Turf is a configurable C++ platform adapter. It defines a common API for:
- Thread creation
- Thread affinities
- Thread IDs
- Atomic operations
- Condition variables
- Read-write locks
- Virtual memory
- Heap allocators
It then implements those things using POSIX, Win32, Mach, Linux, Boost, C++11 and possibly other platform APIs. You configure Turf to use the API you want.
Turf is used by Junction, a library of concurrent data structures in C++.
Turf uses the Simplified BSD License. You can use the source code freely in any project, including commercial applications, as long as you give credit by publishing the contents of the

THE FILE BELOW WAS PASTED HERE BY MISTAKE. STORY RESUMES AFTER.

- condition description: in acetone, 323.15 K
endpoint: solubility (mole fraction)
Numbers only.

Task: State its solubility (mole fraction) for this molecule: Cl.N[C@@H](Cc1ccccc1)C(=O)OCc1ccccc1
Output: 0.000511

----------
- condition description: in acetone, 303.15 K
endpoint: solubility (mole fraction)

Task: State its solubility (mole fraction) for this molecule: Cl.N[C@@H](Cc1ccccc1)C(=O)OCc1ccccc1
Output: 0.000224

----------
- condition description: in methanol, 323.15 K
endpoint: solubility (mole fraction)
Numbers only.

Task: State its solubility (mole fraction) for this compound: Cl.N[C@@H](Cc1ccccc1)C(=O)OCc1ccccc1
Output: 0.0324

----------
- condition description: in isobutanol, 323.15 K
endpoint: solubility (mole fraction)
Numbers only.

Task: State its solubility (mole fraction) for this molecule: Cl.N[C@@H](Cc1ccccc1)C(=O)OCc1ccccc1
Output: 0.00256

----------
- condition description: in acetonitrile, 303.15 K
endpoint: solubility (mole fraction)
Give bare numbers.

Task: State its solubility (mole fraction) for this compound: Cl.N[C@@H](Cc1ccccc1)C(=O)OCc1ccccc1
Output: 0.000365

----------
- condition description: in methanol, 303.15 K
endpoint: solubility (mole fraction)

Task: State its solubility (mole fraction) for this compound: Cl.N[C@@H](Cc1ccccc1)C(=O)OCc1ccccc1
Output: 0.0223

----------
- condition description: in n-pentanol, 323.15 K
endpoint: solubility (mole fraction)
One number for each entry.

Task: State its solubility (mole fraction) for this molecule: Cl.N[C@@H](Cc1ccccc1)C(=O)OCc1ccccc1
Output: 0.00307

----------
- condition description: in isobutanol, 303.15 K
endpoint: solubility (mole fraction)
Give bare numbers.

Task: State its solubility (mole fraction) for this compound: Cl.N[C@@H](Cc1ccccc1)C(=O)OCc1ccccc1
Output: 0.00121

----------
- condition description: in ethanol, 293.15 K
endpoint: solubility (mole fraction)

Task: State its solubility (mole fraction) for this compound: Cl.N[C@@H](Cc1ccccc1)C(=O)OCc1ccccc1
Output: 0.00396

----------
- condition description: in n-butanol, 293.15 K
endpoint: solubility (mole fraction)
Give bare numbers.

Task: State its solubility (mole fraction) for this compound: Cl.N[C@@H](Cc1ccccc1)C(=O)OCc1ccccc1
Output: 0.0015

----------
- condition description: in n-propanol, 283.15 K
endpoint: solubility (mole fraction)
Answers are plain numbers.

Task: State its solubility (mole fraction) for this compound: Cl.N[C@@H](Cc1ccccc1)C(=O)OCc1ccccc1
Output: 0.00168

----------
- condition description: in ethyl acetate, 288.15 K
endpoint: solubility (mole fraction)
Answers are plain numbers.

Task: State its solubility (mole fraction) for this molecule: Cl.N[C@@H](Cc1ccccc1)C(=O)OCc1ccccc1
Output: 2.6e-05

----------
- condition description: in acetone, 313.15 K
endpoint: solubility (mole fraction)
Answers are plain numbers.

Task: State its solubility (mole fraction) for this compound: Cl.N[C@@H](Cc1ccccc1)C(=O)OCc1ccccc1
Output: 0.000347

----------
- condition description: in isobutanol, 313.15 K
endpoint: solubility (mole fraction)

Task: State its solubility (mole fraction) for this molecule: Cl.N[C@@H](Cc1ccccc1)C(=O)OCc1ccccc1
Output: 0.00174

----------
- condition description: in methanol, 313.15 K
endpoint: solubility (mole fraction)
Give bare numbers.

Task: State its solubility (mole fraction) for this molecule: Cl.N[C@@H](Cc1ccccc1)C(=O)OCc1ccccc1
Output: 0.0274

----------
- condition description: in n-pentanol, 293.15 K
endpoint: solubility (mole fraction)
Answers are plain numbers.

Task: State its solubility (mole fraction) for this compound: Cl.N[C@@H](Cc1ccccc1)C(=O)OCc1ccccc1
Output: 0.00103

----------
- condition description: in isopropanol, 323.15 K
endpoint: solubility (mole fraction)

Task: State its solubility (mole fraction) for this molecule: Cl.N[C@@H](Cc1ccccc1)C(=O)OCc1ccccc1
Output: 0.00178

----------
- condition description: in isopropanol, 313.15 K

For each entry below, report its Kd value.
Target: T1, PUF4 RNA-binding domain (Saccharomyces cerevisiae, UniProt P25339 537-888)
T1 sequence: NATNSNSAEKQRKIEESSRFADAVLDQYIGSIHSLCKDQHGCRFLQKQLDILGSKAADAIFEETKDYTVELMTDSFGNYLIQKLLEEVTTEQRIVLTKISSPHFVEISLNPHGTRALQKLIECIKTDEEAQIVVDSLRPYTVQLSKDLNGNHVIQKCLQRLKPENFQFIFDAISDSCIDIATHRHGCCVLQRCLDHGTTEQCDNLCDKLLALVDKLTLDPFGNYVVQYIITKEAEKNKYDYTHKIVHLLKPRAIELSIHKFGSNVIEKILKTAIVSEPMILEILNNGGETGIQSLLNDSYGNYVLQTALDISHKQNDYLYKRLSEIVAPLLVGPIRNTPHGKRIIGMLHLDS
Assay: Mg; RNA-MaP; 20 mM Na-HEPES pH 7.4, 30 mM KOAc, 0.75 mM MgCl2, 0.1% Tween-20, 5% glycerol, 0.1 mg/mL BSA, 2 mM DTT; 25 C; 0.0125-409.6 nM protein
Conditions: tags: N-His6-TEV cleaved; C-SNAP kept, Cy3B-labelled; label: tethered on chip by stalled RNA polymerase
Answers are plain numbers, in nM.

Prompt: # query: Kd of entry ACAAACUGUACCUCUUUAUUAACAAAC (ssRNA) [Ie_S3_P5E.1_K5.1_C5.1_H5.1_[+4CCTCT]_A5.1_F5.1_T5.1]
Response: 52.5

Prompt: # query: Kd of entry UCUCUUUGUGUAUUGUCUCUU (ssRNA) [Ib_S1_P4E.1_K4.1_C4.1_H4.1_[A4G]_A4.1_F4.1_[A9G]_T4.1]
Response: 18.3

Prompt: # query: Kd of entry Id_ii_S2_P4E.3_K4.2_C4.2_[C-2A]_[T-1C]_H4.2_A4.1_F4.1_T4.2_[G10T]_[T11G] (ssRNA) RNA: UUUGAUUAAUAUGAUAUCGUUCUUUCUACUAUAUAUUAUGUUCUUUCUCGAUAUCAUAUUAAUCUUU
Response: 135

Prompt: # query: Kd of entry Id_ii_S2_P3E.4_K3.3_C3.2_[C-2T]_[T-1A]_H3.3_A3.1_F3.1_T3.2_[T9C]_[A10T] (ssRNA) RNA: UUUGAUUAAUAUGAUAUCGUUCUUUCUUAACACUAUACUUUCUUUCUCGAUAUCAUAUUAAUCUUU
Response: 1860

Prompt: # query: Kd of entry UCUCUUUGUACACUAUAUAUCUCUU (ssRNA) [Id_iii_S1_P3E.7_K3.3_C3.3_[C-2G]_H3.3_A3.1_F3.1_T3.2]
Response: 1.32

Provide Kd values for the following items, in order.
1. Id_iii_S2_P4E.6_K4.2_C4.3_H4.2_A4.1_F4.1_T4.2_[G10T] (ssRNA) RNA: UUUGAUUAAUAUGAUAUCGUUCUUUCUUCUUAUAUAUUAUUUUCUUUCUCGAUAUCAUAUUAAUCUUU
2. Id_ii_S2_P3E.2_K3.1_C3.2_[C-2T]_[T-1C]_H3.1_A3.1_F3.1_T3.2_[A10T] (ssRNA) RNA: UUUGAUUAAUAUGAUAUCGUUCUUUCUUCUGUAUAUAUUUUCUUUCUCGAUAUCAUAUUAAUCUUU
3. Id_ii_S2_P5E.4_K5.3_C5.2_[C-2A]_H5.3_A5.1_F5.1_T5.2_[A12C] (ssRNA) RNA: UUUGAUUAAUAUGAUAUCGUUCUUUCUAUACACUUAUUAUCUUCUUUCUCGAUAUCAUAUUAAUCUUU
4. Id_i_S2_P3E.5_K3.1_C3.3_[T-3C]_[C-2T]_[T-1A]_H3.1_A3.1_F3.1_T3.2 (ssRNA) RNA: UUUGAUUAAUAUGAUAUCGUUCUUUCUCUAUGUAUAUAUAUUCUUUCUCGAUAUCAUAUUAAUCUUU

LICENSE file in your documentation somewhere.
Why Not Use C++11?
Junction was originally developed in C++11, but quickly ran into various limitations. Turf was written to address those limitations.
- Turf exposes affinities, integer thread IDs, semaphores and a few other things that C++11 does not.
- Turf is configurable, so you can compare implementations and even provide your own. The standard C++11 library is not configurable.
- Turf atomics have more flexible initialization, copy and cast rules than C++11 atomics.
- Turf can be used by developers who don't have access to a C++11 compiler.
Adding Turf to Your Project
For now, refer to Junction's README file for instructions.
If you have any comments or feedback, feel free to open an issue on GitHub, or send a direct message using the contact form on my blog.